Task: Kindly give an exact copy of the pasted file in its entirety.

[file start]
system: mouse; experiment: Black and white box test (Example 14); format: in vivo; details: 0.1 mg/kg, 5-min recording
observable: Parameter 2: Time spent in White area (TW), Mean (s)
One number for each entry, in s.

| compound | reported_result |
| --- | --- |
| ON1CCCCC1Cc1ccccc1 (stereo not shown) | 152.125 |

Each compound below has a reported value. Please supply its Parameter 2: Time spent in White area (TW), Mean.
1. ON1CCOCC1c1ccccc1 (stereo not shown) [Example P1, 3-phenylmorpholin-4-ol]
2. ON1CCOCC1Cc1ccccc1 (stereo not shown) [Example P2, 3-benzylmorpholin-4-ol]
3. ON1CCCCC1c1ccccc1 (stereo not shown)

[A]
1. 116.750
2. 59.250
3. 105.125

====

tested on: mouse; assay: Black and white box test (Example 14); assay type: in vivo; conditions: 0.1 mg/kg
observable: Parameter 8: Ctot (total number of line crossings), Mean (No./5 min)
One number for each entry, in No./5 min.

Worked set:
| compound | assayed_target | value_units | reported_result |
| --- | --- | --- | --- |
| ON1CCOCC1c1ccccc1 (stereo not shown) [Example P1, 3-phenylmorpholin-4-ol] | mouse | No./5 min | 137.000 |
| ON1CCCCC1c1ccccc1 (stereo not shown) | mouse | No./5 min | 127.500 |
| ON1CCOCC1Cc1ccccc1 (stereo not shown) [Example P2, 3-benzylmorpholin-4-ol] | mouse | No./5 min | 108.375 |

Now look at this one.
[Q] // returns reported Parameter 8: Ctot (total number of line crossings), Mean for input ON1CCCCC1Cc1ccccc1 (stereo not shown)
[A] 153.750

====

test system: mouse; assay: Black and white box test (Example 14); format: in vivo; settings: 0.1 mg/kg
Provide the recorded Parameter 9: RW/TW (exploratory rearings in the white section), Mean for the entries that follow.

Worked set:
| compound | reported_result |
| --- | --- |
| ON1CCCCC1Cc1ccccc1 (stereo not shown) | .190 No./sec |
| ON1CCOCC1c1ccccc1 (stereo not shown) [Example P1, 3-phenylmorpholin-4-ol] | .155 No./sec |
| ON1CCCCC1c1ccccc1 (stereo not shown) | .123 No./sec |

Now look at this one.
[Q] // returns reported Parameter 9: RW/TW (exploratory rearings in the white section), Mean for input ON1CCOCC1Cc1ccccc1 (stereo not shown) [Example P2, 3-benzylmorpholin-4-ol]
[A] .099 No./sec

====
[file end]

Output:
system: mouse; experiment: Black and white box test (Example 14); format: in vivo; details: 0.1 mg/kg, 5-min recording
observable: Parameter 2: Time spent in White area (TW), Mean (s)
One number for each entry, in s.

| compound | reported_result |
| --- | --- |
| ON1CCCCC1Cc1ccccc1 (stereo not shown) | 152.125 |

Each compound below has a reported value. Please supply its Parameter 2: Time spent in White area (TW), Mean.
1. ON1CCOCC1c1ccccc1 (stereo not shown) [Example P1, 3-phenylmorpholin-4-ol]
2. ON1CCOCC1Cc1ccccc1 (stereo not shown) [Example P2, 3-benzylmorpholin-4-ol]
3. ON1CCCCC1c1ccccc1 (stereo not shown)

[A]
1. 116.750
2. 59.250
3. 105.125

====

tested on: mouse; assay: Black and white box test (Example 14); assay type: in vivo; conditions: 0.1 mg/kg
observable: Parameter 8: Ctot (total number of line crossings), Mean (No./5 min)
One number for each entry, in No./5 min.

Worked set:
| compound | assayed_target | value_units | reported_result |
| --- | --- | --- | --- |
| ON1CCOCC1c1ccccc1 (stereo not shown) [Example P1, 3-phenylmorpholin-4-ol] | mouse | No./5 min | 137.000 |
| ON1CCCCC1c1ccccc1 (stereo not shown) | mouse | No./5 min | 127.500 |
| ON1CCOCC1Cc1ccccc1 (stereo not shown) [Example P2, 3-benzylmorpholin-4-ol] | mouse | No./5 min | 108.375 |

Now look at this one.
[Q] // returns reported Parameter 8: Ctot (total number of line crossings), Mean for input ON1CCCCC1Cc1ccccc1 (stereo not shown)
[A] 153.750

====

test system: mouse; assay: Black and white box test (Example 14); format: in vivo; settings: 0.1 mg/kg
Provide the recorded Parameter 9: RW/TW (exploratory rearings in the white section), Mean for the entries that follow.

Worked set:
| compound | reported_result |
| --- | --- |
| ON1CCCCC1Cc1ccccc1 (stereo not shown) | .190 No./sec |
| ON1CCOCC1c1ccccc1 (stereo not shown) [Example P1, 3-phenylmorpholin-4-ol] | .155 No./sec |
| ON1CCCCC1c1ccccc1 (stereo not shown) | .123 No./sec |

Now look at this one.
[Q] // returns reported Parameter 9: RW/TW (exploratory rearings in the white section), Mean for input ON1CCOCC1Cc1ccccc1 (stereo not shown) [Example P2, 3-benzylmorpholin-4-ol]
[A] .099 No./sec

====